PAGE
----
The Infectious Disease Institute is a Harvard-wide initiative that operates in conjunction with the NIH-sponsored Harvard-wide Program on Antibiotic Resistance/Boston Area Antibiotic Resistance Network. This alliance promotes interdisciplinary collaboration between Harvard-affiliate hospitals and industry partners to screen and validate new compounds and for microbial infections—many of which can affect the eye. Members of the Infectious Disease Institute also explore the cellular mechanisms of infection (including host-pathogen interactions) and the genetics of microbial pathogens (such as viruses, bacteria, and fungi) to identify novel therapeutic targets.
Major Research Breakthroughs
In the last 20 years, our faculty have speaheaded many new innovations and advances in the field. Notably, they have:
- Established a 10,000-strain repository of clinical isolates and new molecular-based infection diagnostics to improve eye care
- Identified a mechanism for the evolution of novel adenoviruses that cause epidemic keratoconjunctivitis
- Pioneered new comparative and functional genomics technologies to discover how staphylococci and streptococci infect the ocular surface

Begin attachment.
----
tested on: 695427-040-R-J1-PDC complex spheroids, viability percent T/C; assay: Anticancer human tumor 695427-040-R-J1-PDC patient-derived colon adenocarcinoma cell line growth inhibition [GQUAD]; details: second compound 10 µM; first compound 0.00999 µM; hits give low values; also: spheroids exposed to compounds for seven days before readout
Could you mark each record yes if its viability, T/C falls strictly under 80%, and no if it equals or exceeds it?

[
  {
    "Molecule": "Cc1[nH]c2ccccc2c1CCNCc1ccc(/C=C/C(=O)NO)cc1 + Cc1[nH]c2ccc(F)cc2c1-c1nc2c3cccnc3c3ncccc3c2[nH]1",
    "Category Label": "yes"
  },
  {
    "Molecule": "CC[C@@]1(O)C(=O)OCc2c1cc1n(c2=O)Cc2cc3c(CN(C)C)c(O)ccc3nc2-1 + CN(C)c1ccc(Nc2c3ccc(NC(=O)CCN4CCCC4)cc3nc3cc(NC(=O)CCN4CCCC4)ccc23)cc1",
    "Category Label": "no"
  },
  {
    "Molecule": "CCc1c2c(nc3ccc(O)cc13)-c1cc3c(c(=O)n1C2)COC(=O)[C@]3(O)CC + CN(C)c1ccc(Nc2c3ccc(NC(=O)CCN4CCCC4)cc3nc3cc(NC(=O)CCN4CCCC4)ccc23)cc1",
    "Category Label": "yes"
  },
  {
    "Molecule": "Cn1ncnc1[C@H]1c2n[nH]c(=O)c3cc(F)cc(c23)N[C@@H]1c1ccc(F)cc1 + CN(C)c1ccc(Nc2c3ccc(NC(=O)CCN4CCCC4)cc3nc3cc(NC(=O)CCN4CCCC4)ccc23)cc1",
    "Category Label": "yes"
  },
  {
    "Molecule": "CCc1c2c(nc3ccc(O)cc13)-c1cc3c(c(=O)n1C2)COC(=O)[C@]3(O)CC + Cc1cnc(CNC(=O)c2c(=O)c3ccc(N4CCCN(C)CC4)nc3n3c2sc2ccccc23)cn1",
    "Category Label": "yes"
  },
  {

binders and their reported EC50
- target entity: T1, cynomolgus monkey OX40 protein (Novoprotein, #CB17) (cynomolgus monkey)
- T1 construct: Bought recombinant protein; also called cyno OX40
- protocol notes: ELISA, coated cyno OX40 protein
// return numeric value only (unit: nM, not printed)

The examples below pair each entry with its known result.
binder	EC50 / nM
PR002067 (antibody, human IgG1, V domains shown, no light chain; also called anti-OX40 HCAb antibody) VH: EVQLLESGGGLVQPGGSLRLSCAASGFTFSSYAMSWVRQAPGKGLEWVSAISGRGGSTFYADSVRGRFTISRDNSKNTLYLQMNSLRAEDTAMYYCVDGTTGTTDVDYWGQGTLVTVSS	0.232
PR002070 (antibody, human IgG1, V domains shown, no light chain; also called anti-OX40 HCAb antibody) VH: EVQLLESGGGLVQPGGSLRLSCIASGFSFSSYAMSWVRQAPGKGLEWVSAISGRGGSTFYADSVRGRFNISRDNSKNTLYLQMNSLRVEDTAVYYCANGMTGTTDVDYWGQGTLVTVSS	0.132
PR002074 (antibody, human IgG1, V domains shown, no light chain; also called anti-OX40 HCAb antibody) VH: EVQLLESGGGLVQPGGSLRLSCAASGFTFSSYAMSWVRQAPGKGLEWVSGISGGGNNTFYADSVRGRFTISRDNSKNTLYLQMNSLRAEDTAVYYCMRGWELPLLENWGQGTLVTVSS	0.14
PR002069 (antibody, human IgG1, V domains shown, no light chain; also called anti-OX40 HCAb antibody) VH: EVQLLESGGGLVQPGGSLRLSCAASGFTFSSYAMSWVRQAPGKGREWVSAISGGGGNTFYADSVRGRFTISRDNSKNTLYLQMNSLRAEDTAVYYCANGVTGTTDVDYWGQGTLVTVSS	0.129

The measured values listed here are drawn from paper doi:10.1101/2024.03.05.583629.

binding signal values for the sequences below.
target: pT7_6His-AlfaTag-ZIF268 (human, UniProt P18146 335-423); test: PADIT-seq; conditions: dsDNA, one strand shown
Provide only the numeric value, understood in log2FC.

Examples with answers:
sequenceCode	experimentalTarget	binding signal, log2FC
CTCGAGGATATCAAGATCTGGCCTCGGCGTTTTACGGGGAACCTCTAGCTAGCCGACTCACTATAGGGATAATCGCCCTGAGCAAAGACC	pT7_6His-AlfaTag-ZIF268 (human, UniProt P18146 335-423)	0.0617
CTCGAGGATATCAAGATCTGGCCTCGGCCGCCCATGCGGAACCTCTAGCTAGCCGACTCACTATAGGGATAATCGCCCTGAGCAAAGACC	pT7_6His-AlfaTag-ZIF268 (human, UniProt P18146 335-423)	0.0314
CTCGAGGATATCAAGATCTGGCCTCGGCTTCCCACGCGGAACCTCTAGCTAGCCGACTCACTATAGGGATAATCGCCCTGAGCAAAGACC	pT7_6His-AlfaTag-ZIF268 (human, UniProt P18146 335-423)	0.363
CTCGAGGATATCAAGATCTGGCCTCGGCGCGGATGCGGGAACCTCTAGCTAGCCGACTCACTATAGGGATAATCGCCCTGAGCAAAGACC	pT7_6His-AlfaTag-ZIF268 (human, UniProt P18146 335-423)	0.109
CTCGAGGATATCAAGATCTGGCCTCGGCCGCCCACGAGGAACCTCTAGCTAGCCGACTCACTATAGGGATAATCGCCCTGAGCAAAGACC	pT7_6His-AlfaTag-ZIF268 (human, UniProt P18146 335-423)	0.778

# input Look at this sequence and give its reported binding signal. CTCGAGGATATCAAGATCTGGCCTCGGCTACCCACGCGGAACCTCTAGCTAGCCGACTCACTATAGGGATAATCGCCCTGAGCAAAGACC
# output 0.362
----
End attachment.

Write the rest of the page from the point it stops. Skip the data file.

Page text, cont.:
- Traced the origins of antibiotic resistance in a leading multidrug-resistant hospital pathogen to the emergence of land animals, 450 million years ago
- Identified the molecule dynamin 2 as a key regulator of adenovirus trafficking, affecting both viral replication and inflammation, and identified a unique viral trafficking pathway in human corneal fibroblasts involving dynamin 2
2020 Vision: Promising Areas For Future Research
Our investigators aim to develop promising new compounds to fight the leading causes of multidrug-resistant infections, including staph and other related bacteria; and to develop new technologies, such as the Nanostring Project, for rapid diagnosis of ocular infections.
Image: Staphylococcus aureus leads to caspase-1 activation in primary conjunctival goblet cells. From: McGilligan VE et al. PLoS One. 2013 Sep 10;8(9):e74010.